I love a good metaphor. Similes make me smile. Describe, describe, describe! Isn’t that the expectation of a writer?
My answer? To an extent.
Sometimes I run with language too far in my manuscripts. This morning, as I peered out my window, the season called to me, and I listened. How timely that I am editing my book in October. Instead of combing over every sentence for mistakes, I imagined myself gripping a rake with both hands. With momentum, I pulled its teeth across the cold ground, collecting excess words, disguised in bright bursts of gold and russet. Then, with a glimpse of regret, I heaved them into the green yard waste bin.
What am I talking about? Using precise language to avoid wordiness and bring clarity to a story.
More than a few typos, the unneeded words I found in my manuscript had been lovely in their prime. All those extra description words and lines of explanation shimmered on the page. In my eyes, they shined spring green and leathery fresh. For a while, my excess words played an important phase in my writing process. They helped flush out my story idea from my head to the page. They helped set the mood of my book. They helped me finish. Without them, I wouldn’t be where I am right now…knee deep with my editor, preparing my book for publication.
I am a wordy one, I know that about myself. The literary world calls it purple prose. I am that dinner plate dahlia that leans over the garden gate. Therefore, it’s critical for me to prune each sentence to make it readable, yet still beautiful, in a precise way.
For me, I struggle with the poet inside. She wants to come out in everything I write. But spring and summer have come and gone. Autumn’s coolness demands more precision. If I want my book ready for the masses by 2021, I must prune the words that could potentially distract, or even confuse the reader.
How to do this?
As a newer author, I haven’t figured out all the tricks yet. However, below are some tips I follow now, and hopefully remember to use when immersing myself in editing. It is easy for writers to get lost in their words…or more likely, to become attached. Editing a book is about tough love. Some days I have the discipline, other days I am a big softie. But I am always growing in my craft, which is a win.
Five tips to help clarify your sentences:
- Keep verbs close to the subject (this way you don’t fill the middle with mind-wandering descriptions, so the reader forgets what’s happening)
- Bad: The gardener, raking scattered leaves from the yard, heaved the piles into a yard waste bin.
- Better: The gardener heaved the raked leaves into a yard waste bin.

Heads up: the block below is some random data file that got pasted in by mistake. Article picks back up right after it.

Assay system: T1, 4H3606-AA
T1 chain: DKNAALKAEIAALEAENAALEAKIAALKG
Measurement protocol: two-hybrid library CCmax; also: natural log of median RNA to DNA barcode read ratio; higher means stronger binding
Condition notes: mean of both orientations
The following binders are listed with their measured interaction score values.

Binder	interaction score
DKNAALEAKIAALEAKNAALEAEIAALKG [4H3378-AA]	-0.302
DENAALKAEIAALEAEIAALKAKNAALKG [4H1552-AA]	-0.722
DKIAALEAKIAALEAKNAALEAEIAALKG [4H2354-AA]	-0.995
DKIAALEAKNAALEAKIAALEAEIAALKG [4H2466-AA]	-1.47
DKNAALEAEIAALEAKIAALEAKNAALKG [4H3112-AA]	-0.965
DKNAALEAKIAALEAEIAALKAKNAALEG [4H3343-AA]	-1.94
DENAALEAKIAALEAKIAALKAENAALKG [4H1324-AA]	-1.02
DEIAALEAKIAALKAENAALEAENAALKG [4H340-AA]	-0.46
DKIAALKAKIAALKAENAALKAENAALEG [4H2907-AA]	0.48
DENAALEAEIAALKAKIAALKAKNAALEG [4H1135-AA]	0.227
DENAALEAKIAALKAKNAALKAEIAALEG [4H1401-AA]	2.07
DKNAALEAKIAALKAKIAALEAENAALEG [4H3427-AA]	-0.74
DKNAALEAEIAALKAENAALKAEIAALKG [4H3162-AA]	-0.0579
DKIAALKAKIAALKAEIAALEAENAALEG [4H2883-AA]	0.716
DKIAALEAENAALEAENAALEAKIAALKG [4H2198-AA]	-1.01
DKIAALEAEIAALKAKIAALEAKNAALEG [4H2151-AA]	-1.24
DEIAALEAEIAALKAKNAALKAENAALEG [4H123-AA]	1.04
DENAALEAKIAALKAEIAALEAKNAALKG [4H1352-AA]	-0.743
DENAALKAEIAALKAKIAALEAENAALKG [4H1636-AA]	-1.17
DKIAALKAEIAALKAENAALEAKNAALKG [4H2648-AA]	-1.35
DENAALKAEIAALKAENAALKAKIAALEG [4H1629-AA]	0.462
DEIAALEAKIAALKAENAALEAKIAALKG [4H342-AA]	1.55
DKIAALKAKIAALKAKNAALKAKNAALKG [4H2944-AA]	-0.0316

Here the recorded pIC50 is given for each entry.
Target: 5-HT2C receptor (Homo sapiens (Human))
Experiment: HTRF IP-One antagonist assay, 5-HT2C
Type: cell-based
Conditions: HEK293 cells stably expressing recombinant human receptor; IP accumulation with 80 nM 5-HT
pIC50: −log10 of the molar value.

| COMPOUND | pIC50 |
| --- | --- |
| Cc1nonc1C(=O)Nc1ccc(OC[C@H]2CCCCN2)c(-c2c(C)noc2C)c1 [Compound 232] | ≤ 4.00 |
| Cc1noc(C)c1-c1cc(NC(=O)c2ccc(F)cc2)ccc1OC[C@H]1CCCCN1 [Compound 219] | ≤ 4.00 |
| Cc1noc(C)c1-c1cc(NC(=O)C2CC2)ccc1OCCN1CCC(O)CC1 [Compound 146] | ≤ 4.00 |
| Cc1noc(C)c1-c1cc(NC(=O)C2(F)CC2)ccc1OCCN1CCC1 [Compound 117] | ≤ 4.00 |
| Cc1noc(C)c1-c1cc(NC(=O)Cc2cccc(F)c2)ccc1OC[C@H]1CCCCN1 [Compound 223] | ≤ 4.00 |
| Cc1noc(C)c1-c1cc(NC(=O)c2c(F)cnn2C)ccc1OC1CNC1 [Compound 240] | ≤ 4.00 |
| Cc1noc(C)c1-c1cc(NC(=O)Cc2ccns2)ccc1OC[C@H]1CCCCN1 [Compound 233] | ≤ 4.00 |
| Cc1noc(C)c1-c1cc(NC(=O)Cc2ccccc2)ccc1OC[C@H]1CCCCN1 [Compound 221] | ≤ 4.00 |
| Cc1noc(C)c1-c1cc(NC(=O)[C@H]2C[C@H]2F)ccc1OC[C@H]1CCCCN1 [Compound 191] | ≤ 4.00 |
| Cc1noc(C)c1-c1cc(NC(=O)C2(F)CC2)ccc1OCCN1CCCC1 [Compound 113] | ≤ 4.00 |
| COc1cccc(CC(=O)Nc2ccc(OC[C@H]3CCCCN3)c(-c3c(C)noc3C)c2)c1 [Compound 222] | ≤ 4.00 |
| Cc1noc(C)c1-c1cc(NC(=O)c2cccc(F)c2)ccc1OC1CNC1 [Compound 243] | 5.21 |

- Include only one idea in each sentence (this tip aids in the dastardly comma-splice…but that’s another post topic)
- Bad: Lillian clipped dahlias from her garden to make lovely bouquets for her friends coming over for lunch.
- Better: Lillian clipped dahlias from her garden. They would make lovely bouquets for her friends, coming over for lunch.
- Rethink prepositional phrases (do you need them? Is there another way to write the sentence?)
- Bad: She grabbed the scissors from the drawer to clip the flower stems to the perfect length, then secured each bundle with the blue ribbon from the cupboard.
- Better: She cut the flower stems and secured the bundles with blue ribbon.
- Avoid passive voice (you can choose Microsoft WORD settings to alert you to this habit)
- Bad: The flowers were appreciated by Lillian’s friends.
- Better: Lillian’s friends appreciate her flowers.
- Find specific nouns and action verbs over general ones (find where one specific word choice can replace a weaker phrase)
- Bad: The man working in the yard cleaned up the leaves and put the them into the bins for yard waste.
- Better: The gardener raked the leaves and dumped them into the yard waste bins.
There’s a glow about October, with all those glorious golden sunsets, and this year, two full moons! When leaves fall from their branches, bursts of orange and red flicker in the light. As I edit my book, the colors call to me from outside my window. They remind me that the words of my story are like nature’s leaves…and it’s time for me to rake up the fallen ones. It’s time to give them back to the earth where they can decompose and hopefully fertilize new growth in the future.
Fresh writing for a later day…
Happy writing (because at least you’re writing),
Celaine Charles, October 4, 2020
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